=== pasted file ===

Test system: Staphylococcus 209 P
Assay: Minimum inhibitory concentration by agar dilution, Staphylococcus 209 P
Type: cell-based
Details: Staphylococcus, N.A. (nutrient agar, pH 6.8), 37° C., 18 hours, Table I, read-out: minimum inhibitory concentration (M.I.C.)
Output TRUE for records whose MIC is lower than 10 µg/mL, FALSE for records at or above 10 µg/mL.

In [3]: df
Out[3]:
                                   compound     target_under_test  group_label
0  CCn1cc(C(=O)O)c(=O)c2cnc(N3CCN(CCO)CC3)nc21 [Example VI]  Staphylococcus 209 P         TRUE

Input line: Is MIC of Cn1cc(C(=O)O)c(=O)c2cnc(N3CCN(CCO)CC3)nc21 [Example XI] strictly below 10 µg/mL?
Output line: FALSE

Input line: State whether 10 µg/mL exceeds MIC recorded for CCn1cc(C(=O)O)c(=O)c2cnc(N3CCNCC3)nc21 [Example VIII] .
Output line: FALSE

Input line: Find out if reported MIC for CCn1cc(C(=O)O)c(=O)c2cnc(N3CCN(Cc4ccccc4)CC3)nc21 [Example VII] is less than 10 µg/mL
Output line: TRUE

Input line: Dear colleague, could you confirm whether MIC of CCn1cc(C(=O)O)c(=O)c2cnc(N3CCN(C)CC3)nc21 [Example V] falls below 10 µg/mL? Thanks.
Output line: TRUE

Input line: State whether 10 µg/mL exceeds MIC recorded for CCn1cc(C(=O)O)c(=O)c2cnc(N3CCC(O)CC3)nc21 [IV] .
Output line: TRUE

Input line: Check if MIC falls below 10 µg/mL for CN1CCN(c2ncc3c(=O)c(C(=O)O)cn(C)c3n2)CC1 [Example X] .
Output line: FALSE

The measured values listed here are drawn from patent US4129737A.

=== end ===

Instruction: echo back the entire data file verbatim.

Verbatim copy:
Test system: Staphylococcus 209 P
Assay: Minimum inhibitory concentration by agar dilution, Staphylococcus 209 P
Type: cell-based
Details: Staphylococcus, N.A. (nutrient agar, pH 6.8), 37° C., 18 hours, Table I, read-out: minimum inhibitory concentration (M.I.C.)
Output TRUE for records whose MIC is lower than 10 µg/mL, FALSE for records at or above 10 µg/mL.

In [3]: df
Out[3]:
                                   compound     target_under_test  group_label
0  CCn1cc(C(=O)O)c(=O)c2cnc(N3CCN(CCO)CC3)nc21 [Example VI]  Staphylococcus 209 P         TRUE

Input line: Is MIC of Cn1cc(C(=O)O)c(=O)c2cnc(N3CCN(CCO)CC3)nc21 [Example XI] strictly below 10 µg/mL?
Output line: FALSE

Input line: State whether 10 µg/mL exceeds MIC recorded for CCn1cc(C(=O)O)c(=O)c2cnc(N3CCNCC3)nc21 [Example VIII] .
Output line: FALSE

Input line: Find out if reported MIC for CCn1cc(C(=O)O)c(=O)c2cnc(N3CCN(Cc4ccccc4)CC3)nc21 [Example VII] is less than 10 µg/mL
Output line: TRUE

Input line: Dear colleague, could you confirm whether MIC of CCn1cc(C(=O)O)c(=O)c2cnc(N3CCN(C)CC3)nc21 [Example V] falls below 10 µg/mL? Thanks.
Output line: TRUE

Input line: State whether 10 µg/mL exceeds MIC recorded for CCn1cc(C(=O)O)c(=O)c2cnc(N3CCC(O)CC3)nc21 [IV] .
Output line: TRUE

Input line: Check if MIC falls below 10 µg/mL for CN1CCN(c2ncc3c(=O)c(C(=O)O)cn(C)c3n2)CC1 [Example X] .
Output line: FALSE

The measured values listed here are drawn from patent US4129737A.